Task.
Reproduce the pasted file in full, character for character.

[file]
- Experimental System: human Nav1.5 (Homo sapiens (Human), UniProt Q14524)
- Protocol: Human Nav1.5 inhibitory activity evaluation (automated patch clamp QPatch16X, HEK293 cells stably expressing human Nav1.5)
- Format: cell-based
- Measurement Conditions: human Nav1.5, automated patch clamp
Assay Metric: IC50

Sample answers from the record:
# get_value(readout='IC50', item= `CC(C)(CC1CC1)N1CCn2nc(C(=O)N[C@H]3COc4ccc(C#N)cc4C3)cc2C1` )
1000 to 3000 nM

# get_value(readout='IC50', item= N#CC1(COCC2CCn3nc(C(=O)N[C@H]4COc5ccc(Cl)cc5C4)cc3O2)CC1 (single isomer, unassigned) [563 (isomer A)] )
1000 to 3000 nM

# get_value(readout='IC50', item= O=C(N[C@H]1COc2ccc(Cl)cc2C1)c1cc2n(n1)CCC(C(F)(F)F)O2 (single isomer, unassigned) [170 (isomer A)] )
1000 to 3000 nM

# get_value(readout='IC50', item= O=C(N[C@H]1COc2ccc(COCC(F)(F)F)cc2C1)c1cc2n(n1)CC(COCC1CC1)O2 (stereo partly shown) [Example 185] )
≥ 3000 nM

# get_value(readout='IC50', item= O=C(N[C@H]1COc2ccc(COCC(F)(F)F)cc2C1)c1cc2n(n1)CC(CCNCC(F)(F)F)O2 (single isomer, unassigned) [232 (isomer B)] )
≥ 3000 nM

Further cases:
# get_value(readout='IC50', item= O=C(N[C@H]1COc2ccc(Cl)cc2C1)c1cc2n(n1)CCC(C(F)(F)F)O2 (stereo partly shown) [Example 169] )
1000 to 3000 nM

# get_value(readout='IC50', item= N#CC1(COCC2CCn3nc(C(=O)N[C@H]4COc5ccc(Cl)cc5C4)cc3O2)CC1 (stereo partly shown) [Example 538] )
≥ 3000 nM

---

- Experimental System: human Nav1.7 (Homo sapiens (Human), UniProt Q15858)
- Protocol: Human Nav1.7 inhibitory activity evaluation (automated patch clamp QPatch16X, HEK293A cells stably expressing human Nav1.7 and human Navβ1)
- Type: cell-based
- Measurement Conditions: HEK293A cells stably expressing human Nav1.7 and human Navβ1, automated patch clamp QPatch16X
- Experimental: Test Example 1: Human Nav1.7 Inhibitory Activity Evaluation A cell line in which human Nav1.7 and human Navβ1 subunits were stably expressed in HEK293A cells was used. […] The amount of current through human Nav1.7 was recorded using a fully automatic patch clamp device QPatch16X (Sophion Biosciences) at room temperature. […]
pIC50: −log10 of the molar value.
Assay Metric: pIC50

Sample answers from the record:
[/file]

- Experimental System: human Nav1.5 (Homo sapiens (Human), UniProt Q14524)
- Protocol: Human Nav1.5 inhibitory activity evaluation (automated patch clamp QPatch16X, HEK293 cells stably expressing human Nav1.5)
- Format: cell-based
- Measurement Conditions: human Nav1.5, automated patch clamp
Assay Metric: IC50

Sample answers from the record:
# get_value(readout='IC50', item= `CC(C)(CC1CC1)N1CCn2nc(C(=O)N[C@H]3COc4ccc(C#N)cc4C3)cc2C1` )
1000 to 3000 nM

# get_value(readout='IC50', item= N#CC1(COCC2CCn3nc(C(=O)N[C@H]4COc5ccc(Cl)cc5C4)cc3O2)CC1 (single isomer, unassigned) [563 (isomer A)] )
1000 to 3000 nM

# get_value(readout='IC50', item= O=C(N[C@H]1COc2ccc(Cl)cc2C1)c1cc2n(n1)CCC(C(F)(F)F)O2 (single isomer, unassigned) [170 (isomer A)] )
1000 to 3000 nM

# get_value(readout='IC50', item= O=C(N[C@H]1COc2ccc(COCC(F)(F)F)cc2C1)c1cc2n(n1)CC(COCC1CC1)O2 (stereo partly shown) [Example 185] )
≥ 3000 nM

# get_value(readout='IC50', item= O=C(N[C@H]1COc2ccc(COCC(F)(F)F)cc2C1)c1cc2n(n1)CC(CCNCC(F)(F)F)O2 (single isomer, unassigned) [232 (isomer B)] )
≥ 3000 nM

Further cases:
# get_value(readout='IC50', item= O=C(N[C@H]1COc2ccc(Cl)cc2C1)c1cc2n(n1)CCC(C(F)(F)F)O2 (stereo partly shown) [Example 169] )
1000 to 3000 nM

# get_value(readout='IC50', item= N#CC1(COCC2CCn3nc(C(=O)N[C@H]4COc5ccc(Cl)cc5C4)cc3O2)CC1 (stereo partly shown) [Example 538] )
≥ 3000 nM

---

- Experimental System: human Nav1.7 (Homo sapiens (Human), UniProt Q15858)
- Protocol: Human Nav1.7 inhibitory activity evaluation (automated patch clamp QPatch16X, HEK293A cells stably expressing human Nav1.7 and human Navβ1)
- Type: cell-based
- Measurement Conditions: HEK293A cells stably expressing human Nav1.7 and human Navβ1, automated patch clamp QPatch16X
- Experimental: Test Example 1: Human Nav1.7 Inhibitory Activity Evaluation A cell line in which human Nav1.7 and human Navβ1 subunits were stably expressed in HEK293A cells was used. […] The amount of current through human Nav1.7 was recorded using a fully automatic patch clamp device QPatch16X (Sophion Biosciences) at room temperature. […]
pIC50: −log10 of the molar value.
Assay Metric: pIC50

Sample answers from the record: